Hoard from Apollonia
In late June 2012 the archaeological team of the NIAM – BAS headed by Ass. Prof. Dr. Krastina Panayotova and deputy directors Chief Assistant Dr. Margarit Damyanov and Theodora Bogdanova, investigating the necropolis of ancient Apollonia Pontica, discovered a hoard comprising of 225 bronze coins treasured in a small jug. The jug was to be found next to the corner of a stone wall fencing a family sector in the necropolis of the Antique town in the 4th – 3rd c. BC. Such a large deposit cannot find any explanation with the ancient practice normally requiring just a coin in the grave for the dead to pay the underworld ferryman Charon. More likely this is a hidden treasure nobody has come to take back later.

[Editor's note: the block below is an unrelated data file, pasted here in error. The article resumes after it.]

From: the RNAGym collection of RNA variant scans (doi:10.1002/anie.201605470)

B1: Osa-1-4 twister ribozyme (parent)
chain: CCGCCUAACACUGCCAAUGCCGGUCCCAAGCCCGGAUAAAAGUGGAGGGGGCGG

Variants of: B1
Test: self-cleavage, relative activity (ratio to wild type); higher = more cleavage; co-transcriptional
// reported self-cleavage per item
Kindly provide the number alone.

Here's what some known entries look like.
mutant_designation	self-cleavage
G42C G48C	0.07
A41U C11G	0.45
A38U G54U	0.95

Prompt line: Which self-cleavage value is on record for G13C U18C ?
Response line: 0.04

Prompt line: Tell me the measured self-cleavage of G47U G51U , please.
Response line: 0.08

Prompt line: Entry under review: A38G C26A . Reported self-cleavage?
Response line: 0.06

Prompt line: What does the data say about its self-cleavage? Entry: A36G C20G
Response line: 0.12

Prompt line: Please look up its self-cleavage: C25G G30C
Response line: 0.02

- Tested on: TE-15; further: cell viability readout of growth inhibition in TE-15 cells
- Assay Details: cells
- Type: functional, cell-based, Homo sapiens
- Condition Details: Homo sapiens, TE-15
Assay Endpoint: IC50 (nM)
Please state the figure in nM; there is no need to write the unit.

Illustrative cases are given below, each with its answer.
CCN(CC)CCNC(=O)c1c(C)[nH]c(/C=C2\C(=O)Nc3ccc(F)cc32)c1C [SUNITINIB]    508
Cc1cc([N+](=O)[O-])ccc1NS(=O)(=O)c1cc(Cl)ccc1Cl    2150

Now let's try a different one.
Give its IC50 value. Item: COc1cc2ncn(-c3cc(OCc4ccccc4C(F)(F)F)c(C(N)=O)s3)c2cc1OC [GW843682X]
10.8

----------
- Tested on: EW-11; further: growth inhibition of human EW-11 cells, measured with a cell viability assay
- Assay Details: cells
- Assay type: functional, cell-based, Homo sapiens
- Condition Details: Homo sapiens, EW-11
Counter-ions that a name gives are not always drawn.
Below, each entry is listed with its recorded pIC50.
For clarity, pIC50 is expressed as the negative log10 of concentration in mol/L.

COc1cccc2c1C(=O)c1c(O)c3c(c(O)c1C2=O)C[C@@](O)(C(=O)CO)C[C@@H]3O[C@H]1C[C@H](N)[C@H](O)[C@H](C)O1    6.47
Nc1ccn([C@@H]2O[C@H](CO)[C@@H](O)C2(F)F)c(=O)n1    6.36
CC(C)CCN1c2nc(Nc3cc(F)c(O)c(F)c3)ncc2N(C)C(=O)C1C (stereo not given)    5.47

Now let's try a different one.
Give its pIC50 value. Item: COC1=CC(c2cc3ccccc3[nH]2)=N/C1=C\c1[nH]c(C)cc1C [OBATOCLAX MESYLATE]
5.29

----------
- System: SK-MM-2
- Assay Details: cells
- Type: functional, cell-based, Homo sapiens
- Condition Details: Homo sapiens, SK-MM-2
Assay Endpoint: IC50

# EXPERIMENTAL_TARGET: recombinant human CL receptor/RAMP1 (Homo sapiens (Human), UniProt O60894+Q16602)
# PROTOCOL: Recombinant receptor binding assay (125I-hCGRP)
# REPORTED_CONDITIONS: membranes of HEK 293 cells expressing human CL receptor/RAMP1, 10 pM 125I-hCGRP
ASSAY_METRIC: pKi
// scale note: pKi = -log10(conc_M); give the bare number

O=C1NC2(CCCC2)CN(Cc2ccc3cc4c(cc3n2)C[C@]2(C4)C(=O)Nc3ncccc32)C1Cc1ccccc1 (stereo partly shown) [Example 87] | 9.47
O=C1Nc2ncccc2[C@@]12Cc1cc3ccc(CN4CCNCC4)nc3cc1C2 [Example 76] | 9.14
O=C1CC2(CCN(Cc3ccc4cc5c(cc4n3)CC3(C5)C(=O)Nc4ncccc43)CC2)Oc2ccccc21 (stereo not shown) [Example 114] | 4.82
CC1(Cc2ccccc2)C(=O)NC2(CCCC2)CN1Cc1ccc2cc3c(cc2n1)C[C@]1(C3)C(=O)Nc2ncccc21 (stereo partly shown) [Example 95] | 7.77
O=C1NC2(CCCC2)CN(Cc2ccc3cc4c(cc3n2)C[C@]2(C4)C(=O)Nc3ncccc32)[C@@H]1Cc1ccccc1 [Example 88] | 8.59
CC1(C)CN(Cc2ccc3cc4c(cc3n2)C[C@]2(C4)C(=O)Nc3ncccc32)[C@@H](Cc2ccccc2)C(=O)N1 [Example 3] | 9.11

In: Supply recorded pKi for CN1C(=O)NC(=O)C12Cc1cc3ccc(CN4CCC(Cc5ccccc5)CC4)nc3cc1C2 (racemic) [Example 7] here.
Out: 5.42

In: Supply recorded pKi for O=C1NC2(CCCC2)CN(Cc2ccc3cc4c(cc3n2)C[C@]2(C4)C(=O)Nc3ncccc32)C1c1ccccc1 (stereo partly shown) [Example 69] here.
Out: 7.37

The coins have been struck in the mint of Apollonia and bear its symbols. The obverse of the smaller pieces bears the head of the God – patron Apollo, and of the larger ones – the God seated on an omphalos. The reverse of both types show the emblem of Apollonia – a bicornuate anchor, a crab, and the character of A. The legend of the smaller coins reads dichalkie – two copper (coins); the bigger ones (ca. 2 cm in diameter), bearing the names of magistrates, might have been equal to four copper coins. If this is the case, the sum of the hoard is about 12 silver drachms. We have not any data concerning Apollonia, but according to the written sources in the 4th c. BC this was the weekly wage of a skilful craftsman in ancient Athens.